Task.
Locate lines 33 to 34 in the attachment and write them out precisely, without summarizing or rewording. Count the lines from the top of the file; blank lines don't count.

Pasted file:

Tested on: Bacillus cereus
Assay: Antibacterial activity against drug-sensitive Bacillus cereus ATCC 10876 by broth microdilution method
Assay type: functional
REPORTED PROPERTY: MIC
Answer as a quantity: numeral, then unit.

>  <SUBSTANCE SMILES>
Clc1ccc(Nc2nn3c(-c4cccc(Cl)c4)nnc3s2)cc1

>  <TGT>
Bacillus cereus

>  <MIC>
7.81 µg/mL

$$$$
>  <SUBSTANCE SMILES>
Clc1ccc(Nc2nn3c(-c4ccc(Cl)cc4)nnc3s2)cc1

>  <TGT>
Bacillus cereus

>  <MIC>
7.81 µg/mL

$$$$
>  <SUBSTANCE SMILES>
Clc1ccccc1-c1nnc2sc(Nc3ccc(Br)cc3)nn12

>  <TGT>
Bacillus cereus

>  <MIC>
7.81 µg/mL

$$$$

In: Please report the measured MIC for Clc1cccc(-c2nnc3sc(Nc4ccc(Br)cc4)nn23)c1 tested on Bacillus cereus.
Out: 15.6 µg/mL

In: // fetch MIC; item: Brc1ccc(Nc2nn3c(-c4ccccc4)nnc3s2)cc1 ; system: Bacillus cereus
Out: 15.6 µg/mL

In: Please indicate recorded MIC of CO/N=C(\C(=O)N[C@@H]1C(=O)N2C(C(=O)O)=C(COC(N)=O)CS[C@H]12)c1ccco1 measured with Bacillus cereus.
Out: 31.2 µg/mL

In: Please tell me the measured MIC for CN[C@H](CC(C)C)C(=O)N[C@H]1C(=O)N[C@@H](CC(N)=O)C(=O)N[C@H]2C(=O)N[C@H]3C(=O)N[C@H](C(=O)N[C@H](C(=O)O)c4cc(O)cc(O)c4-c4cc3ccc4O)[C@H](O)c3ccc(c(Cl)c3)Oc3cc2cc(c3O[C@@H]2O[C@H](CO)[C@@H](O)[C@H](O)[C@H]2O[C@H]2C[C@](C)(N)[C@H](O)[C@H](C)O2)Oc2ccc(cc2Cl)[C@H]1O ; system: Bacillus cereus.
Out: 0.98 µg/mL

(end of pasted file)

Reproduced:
In: Please tell me the measured MIC for CN[C@H](CC(C)C)C(=O)N[C@H]1C(=O)N[C@@H](CC(N)=O)C(=O)N[C@H]2C(=O)N[C@H]3C(=O)N[C@H](C(=O)N[C@H](C(=O)O)c4cc(O)cc(O)c4-c4cc3ccc4O)[C@H](O)c3ccc(c(Cl)c3)Oc3cc2cc(c3O[C@@H]2O[C@H](CO)[C@@H](O)[C@H](O)[C@H]2O[C@H]2C[C@](C)(N)[C@H](O)[C@H](C)O2)Oc2ccc(cc2Cl)[C@H]1O ; system: Bacillus cereus.
Out: 0.98 µg/mL